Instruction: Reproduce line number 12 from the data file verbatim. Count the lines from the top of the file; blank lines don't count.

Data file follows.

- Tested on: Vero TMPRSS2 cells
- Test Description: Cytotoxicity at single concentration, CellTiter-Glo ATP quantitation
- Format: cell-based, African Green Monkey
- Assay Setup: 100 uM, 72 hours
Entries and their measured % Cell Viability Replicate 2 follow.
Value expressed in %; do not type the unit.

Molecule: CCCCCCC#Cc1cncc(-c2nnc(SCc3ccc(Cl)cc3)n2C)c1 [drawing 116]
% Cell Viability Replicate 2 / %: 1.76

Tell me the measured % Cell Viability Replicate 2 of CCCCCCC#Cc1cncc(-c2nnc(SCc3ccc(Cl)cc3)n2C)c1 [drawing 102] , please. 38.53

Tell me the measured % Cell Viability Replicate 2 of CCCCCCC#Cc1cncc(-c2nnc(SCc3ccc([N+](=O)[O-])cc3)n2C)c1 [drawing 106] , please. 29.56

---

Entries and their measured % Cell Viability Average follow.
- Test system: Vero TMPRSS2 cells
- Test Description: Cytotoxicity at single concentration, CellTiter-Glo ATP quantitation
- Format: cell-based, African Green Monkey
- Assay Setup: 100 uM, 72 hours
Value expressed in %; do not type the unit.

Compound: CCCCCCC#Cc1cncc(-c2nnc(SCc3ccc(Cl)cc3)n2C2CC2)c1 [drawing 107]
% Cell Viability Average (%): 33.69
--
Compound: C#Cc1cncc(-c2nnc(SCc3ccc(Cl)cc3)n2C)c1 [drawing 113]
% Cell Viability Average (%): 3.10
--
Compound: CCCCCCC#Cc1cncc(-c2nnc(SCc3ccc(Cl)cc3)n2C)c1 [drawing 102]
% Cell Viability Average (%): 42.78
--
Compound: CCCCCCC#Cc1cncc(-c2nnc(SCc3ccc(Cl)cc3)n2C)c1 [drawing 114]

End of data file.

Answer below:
Entries and their measured % Cell Viability Average follow.